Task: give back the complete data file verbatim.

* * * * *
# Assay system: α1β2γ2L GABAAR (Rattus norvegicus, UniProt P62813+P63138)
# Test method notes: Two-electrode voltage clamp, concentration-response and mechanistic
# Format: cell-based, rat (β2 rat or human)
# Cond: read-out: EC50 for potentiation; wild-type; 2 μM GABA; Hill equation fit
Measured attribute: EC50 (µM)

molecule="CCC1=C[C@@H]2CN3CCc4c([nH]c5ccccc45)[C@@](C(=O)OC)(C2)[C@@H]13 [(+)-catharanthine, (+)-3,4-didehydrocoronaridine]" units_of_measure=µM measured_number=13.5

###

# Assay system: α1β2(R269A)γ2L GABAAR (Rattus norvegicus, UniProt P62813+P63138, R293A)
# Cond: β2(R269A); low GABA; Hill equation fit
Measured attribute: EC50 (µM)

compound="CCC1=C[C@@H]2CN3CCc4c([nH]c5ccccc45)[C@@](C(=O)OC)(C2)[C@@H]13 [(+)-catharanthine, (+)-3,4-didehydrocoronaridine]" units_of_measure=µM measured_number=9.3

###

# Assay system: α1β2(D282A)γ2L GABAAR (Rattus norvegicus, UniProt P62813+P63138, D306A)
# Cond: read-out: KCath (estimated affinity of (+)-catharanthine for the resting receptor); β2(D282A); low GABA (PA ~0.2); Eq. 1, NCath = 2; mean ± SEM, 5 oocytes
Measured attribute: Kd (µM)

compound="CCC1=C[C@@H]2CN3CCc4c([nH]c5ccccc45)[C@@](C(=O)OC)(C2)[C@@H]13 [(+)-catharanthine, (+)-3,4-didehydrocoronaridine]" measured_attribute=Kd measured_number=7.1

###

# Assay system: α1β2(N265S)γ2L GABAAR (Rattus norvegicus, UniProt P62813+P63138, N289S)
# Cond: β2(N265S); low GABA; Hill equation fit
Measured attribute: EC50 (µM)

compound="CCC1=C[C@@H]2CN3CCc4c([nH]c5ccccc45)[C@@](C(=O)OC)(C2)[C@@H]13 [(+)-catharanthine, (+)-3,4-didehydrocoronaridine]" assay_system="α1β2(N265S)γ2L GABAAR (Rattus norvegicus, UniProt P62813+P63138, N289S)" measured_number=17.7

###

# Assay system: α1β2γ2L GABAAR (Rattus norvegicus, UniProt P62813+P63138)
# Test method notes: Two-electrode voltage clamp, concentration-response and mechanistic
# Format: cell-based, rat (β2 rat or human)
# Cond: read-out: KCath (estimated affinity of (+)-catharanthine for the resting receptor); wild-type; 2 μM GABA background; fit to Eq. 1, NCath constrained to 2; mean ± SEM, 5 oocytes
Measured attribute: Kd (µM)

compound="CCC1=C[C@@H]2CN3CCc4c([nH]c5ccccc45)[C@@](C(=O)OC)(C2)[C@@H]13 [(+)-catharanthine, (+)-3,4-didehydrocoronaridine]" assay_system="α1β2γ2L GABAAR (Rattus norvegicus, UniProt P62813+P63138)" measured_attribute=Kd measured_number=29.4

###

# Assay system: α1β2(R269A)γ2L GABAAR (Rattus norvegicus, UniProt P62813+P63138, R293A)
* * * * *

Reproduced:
# Assay system: α1β2γ2L GABAAR (Rattus norvegicus, UniProt P62813+P63138)
# Test method notes: Two-electrode voltage clamp, concentration-response and mechanistic
# Format: cell-based, rat (β2 rat or human)
# Cond: read-out: EC50 for potentiation; wild-type; 2 μM GABA; Hill equation fit
Measured attribute: EC50 (µM)

molecule="CCC1=C[C@@H]2CN3CCc4c([nH]c5ccccc45)[C@@](C(=O)OC)(C2)[C@@H]13 [(+)-catharanthine, (+)-3,4-didehydrocoronaridine]" units_of_measure=µM measured_number=13.5

###

# Assay system: α1β2(R269A)γ2L GABAAR (Rattus norvegicus, UniProt P62813+P63138, R293A)
# Cond: β2(R269A); low GABA; Hill equation fit
Measured attribute: EC50 (µM)

compound="CCC1=C[C@@H]2CN3CCc4c([nH]c5ccccc45)[C@@](C(=O)OC)(C2)[C@@H]13 [(+)-catharanthine, (+)-3,4-didehydrocoronaridine]" units_of_measure=µM measured_number=9.3

###

# Assay system: α1β2(D282A)γ2L GABAAR (Rattus norvegicus, UniProt P62813+P63138, D306A)
# Cond: read-out: KCath (estimated affinity of (+)-catharanthine for the resting receptor); β2(D282A); low GABA (PA ~0.2); Eq. 1, NCath = 2; mean ± SEM, 5 oocytes
Measured attribute: Kd (µM)

compound="CCC1=C[C@@H]2CN3CCc4c([nH]c5ccccc45)[C@@](C(=O)OC)(C2)[C@@H]13 [(+)-catharanthine, (+)-3,4-didehydrocoronaridine]" measured_attribute=Kd measured_number=7.1

###

# Assay system: α1β2(N265S)γ2L GABAAR (Rattus norvegicus, UniProt P62813+P63138, N289S)
# Cond: β2(N265S); low GABA; Hill equation fit
Measured attribute: EC50 (µM)

compound="CCC1=C[C@@H]2CN3CCc4c([nH]c5ccccc45)[C@@](C(=O)OC)(C2)[C@@H]13 [(+)-catharanthine, (+)-3,4-didehydrocoronaridine]" assay_system="α1β2(N265S)γ2L GABAAR (Rattus norvegicus, UniProt P62813+P63138, N289S)" measured_number=17.7

###

# Assay system: α1β2γ2L GABAAR (Rattus norvegicus, UniProt P62813+P63138)
# Test method notes: Two-electrode voltage clamp, concentration-response and mechanistic
# Format: cell-based, rat (β2 rat or human)
# Cond: read-out: KCath (estimated affinity of (+)-catharanthine for the resting receptor); wild-type; 2 μM GABA background; fit to Eq. 1, NCath constrained to 2; mean ± SEM, 5 oocytes
Measured attribute: Kd (µM)

compound="CCC1=C[C@@H]2CN3CCc4c([nH]c5ccccc45)[C@@](C(=O)OC)(C2)[C@@H]13 [(+)-catharanthine, (+)-3,4-didehydrocoronaridine]" assay_system="α1β2γ2L GABAAR (Rattus norvegicus, UniProt P62813+P63138)" measured_attribute=Kd measured_number=29.4

###

# Assay system: α1β2(R269A)γ2L GABAAR (Rattus norvegicus, UniProt P62813+P63138, R293A)